• Buddhism and Hinduism were absorbed from beyond the borders of Cambodia, fusing with the animist beliefs already present before the country’s immunization. Animist practices are still strongly present within family funerary rituals and contemporary religious practices.
  • Islam and Christianity also exist in Cambodia although they are much less prevalent than Buddhism.
  • There are divisions among “modernists” monks and “traditionalists.” “modernists” have attempted to respond to Western criticism of Buddhist institutions by re-interpreting Buddhist teachings.  “Traditionalists”, on the other hand, prefer to stick to the practices and teachings handed down through the monastic oral tradition, which have traditionally centered on the performance of merit-making ceremonies and the attainment of “heightened states” through concentration meditation.  Contemporary monks utilize modern technology while still maintaining traditional monastery practices.

Sources:  Lonely Planet, Cambodian Culture, Wikipedia, Buddhism in Cambodia, Monk chat. 

Backgrounder: Sports in Cambodia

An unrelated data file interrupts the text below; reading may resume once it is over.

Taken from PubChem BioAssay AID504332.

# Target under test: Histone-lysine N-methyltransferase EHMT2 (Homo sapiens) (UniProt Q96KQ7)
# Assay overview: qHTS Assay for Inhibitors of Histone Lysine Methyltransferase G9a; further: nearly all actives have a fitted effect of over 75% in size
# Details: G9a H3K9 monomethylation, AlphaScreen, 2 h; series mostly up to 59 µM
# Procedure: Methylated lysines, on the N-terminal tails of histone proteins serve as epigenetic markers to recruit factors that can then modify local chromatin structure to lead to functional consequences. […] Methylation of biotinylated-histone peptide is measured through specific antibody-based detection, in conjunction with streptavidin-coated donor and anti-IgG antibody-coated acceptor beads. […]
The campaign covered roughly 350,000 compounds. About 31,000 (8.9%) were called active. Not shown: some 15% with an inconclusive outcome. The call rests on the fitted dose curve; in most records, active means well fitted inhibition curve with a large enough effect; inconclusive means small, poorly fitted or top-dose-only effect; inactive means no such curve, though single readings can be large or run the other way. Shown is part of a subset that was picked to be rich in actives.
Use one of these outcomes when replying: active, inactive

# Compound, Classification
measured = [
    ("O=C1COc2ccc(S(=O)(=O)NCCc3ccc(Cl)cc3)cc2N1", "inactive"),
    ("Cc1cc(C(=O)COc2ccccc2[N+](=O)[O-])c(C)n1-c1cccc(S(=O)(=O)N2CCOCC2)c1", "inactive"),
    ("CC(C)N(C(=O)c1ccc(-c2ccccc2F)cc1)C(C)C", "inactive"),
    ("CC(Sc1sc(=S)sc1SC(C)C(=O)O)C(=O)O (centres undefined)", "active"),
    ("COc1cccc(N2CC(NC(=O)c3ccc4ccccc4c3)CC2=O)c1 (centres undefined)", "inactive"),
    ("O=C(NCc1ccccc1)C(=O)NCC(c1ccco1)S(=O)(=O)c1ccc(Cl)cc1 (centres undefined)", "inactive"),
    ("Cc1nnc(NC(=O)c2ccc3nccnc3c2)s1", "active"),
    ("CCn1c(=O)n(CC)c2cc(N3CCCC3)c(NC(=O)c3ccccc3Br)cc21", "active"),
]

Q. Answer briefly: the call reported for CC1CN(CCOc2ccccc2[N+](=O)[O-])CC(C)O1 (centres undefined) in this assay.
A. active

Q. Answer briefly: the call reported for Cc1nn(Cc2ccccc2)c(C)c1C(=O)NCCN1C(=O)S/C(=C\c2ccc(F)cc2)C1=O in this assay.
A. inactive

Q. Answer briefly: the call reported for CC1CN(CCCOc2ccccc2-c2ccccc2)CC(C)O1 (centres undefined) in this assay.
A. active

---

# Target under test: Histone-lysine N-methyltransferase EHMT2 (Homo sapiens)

By Elliot Ambrose

  • Cambodia has increasingly become involved in international and Western sports in the last 30 years. Such sports include volleyball, bodybuilding, golf, and baseball. Organized sports, however, are not as common as in other parts of the world due to economic conditions.
  • Many traditional Cambodian sports such as Pradal Serey, Bokator, and Khmer wrestling, forms of martial arts, nearly died out during the reign of the Khmer rouge but have seen a major resurgence since the end of the dictatorship. Numerous gyms providing classes and instruction have opened since. Other traditional sports such as water buffalo racing and elephant trekking are also still practiced.
  • Water sports are popular in Cambodia, especially in the regions around the Mekong River. Traditional Boat racing is especially popular during the time of the water festival which occurs before the start of the rainy season.